The discovery of lead in drinking water in Portland public schools so soon after the lead crisis in Flint, Michigan, ignited alarm in schools across the state of Oregon, including those in Lane County. 

The Oregon Department of Environmental Quality (DEQ) on May 27 sent a warning letter to Jason and Rachel Shannon of Veneta for illegally discharging sewage to the ground at their property on East Bolton Road in Veneta. DEQ’s letter requested that the Shannons take steps to prevent additional illegal discharges, cordon off the affected area “to prevent human and animal contact,” and disinfect the affected area.

• The Lane County Board of Commissioners’ June 28 discussion of giving themselves the authority to block some local ballot measures has us floored. Did it get forgotten by four of the five commissioners that Oregon citizens have a right to the initiative process that is protected in the state Constitution? Read more here.


• More than 4 million acres of Oregon’s forests have been converted into single-species tree plantations, enviro-justice group Beyond Toxics tells EW. Those plantations are helicopter sprayed with herbicides affecting our drinking water, salmon and health. Climate change means our forests, both public and private plantations, are more at risk for fire and drought.

Summer is here, with heat that is ripening berries and tomatoes. For we locavores, lovers and eaters of local food, paradise is at hand. However, local farm fresh foods are still far from the default choice for most, and for many households, fresh produce is unaffordable. 

To help get more locally grown fruits and vegetables into the hands of those struggling to put food on the table, Willamette Farm and Food Coalition is partnering with the Lane County Farmers Market to bring Double Up Food Bucks to Lane County.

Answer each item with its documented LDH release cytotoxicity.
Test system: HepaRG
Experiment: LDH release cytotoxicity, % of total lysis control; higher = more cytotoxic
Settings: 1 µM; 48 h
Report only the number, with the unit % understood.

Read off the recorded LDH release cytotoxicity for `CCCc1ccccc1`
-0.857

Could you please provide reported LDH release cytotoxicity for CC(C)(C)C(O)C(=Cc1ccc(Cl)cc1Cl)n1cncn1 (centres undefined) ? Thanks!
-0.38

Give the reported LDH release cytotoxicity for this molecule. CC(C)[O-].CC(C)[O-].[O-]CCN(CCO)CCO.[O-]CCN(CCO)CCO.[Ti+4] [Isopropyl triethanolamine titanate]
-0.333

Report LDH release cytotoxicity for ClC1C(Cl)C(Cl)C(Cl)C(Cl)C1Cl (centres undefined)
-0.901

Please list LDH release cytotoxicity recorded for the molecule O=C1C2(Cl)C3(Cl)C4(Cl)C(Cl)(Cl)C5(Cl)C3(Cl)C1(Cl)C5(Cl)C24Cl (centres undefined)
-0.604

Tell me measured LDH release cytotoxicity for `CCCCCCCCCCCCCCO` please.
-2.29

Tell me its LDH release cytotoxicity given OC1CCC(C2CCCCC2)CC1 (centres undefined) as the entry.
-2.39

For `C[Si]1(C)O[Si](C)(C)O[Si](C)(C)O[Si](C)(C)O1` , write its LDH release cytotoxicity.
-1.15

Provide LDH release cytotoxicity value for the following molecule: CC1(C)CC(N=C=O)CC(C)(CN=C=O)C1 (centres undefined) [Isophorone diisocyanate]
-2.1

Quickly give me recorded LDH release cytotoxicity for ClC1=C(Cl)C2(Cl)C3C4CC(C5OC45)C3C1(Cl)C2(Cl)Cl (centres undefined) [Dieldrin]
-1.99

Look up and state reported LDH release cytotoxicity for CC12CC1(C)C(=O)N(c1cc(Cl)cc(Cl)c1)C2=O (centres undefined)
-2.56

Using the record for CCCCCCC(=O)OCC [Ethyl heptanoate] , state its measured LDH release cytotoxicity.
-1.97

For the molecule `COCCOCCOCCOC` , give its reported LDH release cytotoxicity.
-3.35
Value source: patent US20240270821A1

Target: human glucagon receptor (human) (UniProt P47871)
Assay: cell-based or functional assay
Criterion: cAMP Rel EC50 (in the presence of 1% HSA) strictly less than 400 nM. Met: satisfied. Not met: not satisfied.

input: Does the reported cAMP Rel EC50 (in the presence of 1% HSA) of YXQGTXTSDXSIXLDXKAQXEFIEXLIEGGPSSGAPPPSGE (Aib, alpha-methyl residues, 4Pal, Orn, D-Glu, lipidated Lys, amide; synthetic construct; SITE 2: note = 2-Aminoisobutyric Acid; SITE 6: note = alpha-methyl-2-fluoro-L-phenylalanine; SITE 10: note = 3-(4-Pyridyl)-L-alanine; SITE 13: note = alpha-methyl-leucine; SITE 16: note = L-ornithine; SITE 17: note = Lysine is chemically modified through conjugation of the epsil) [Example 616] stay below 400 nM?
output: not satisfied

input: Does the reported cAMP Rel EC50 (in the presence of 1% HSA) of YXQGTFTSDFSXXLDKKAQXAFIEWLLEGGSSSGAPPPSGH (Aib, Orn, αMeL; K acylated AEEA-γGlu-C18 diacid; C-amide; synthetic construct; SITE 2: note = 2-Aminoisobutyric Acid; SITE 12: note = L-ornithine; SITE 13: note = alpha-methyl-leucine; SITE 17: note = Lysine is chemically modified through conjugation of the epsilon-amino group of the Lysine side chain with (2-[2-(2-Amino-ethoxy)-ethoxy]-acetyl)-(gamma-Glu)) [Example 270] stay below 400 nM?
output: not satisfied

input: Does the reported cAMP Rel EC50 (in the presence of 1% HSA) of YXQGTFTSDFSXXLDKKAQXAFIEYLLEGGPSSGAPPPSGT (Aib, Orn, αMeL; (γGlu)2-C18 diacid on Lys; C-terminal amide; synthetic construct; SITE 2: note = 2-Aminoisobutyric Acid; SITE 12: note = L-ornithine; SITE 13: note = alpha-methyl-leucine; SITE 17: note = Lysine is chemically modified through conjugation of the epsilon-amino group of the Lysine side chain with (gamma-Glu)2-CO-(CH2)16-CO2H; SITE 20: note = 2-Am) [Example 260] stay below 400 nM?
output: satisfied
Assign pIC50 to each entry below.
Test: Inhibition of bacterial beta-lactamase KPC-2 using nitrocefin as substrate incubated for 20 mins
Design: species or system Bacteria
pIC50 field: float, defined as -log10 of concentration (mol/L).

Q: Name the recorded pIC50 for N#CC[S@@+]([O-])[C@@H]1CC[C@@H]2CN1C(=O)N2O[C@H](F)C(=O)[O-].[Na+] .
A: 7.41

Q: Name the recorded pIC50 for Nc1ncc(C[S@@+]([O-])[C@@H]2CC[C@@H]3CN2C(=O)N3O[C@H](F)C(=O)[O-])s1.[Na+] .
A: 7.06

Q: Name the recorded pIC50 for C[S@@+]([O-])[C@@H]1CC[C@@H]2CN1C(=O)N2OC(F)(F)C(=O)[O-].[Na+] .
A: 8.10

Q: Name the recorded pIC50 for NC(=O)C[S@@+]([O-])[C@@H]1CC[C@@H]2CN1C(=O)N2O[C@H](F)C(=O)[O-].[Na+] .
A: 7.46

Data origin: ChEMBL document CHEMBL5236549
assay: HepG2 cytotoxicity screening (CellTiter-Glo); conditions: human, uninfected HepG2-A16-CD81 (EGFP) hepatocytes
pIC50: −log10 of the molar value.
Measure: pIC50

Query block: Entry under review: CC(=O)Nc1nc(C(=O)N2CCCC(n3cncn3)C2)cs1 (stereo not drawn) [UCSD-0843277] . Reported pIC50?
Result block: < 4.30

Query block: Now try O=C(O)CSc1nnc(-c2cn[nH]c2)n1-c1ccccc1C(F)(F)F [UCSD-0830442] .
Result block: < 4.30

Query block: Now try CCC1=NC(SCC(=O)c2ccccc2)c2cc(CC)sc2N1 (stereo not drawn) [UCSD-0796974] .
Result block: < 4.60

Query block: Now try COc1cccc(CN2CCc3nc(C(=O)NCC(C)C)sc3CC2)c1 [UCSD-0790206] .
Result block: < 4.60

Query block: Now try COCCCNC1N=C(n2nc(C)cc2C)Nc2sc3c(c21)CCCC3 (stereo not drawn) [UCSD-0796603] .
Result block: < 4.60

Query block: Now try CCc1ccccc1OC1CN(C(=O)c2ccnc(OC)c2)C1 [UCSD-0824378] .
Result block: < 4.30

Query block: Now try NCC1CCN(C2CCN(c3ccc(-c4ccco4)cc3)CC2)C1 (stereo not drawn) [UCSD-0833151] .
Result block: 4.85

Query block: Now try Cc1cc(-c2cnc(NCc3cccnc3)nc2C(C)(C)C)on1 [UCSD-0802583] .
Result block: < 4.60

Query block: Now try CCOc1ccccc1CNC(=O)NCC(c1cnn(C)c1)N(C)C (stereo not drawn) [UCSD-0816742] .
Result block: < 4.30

Ever since 1999, when the Rooster Man, aka Gavin Fox, long-time host of KLCC’s Saturday afternoon Blues Power program, was struck down by ALS, Skip Jones has kept the weekly Rooster’s Blues Jam alive. “Rooster hired me to be the house drummer in 1990,” says Jones, a regular at the Monday night jams at Taylor’s Bar. After years of hopscotching from club to club, the jam has enjoyed a stable venue for the past six years, Tuesday nights at Mac’s at the Vet’s Club, 1626 Willamette Street. Admission is free. 

One of Eugene’s newest breweries features some familiar faces: Matt Van Wyk and Brian Coombs, formerly of acclaimed local brewery Oakshire. In 2015, Van Wyk and Coombs, along with Coomb’s brother Doug, struck out on their own, launching Alesong Brewing & Blending, a company with a unique emphasis on barrel-aged beer.

If toe-tapping and swingin’ beats with eerie, Romanian undertones are your thing, check out Hot Damn Scandal

When the Oregon Bach Festival commissioned what turned out to be his European Requiem back in 2012, James MacMillan couldn’t have known how prophetic that title might have turned out to be. The 57-year-old Scottish composer’s big choral orchestral work premieres July 2 at the Hult Center — just more than a week after his compatriots voted to withdraw the United Kingdom from the European Union, a move that might in turn provoke MacMillan’s homeland to seek independence from the U.K. Given speculation that other countries might follow the U.K.’s secessionist lead, MacMillan’s new composition may indeed turn out to be a requiem for the ideal of a united Europe.

Amy Klarup

 et al.

Brews, news and events from around Eugene, the Willamette Valley and beyond

A brand new Eugene band, Ghost Tour, debuts Saturday, July 2, at Hi-Fi Music Hall’s Lounge. Ghost Tour features several familiar faces for Eugene music fans, such as Olive DelSol (Bohemian Dub Orchestra) on keyboards and vocals, and Michael Steinkirchner (Caitlin Jemma & The Goodness) on lead guitar. 

Brothers Stephen and Dan Hughes want their brewery to honor community members who sacrifice a lot and don’t get much recognition — namely, teachers and medical workers.

“Healthcare workers and teachers are probably two of the most unrecognized professions I can think of,” says Dan Hughes, who opened ColdFire Brewing Company with his brother in January. 

“There are a lot of unsung heroes out there, and we definitely wanted to recognize that those people are an important part of our community,” Stephen Hughes adds.

That’s why teachers and healthcare workers get a discount day each week at ColdFire.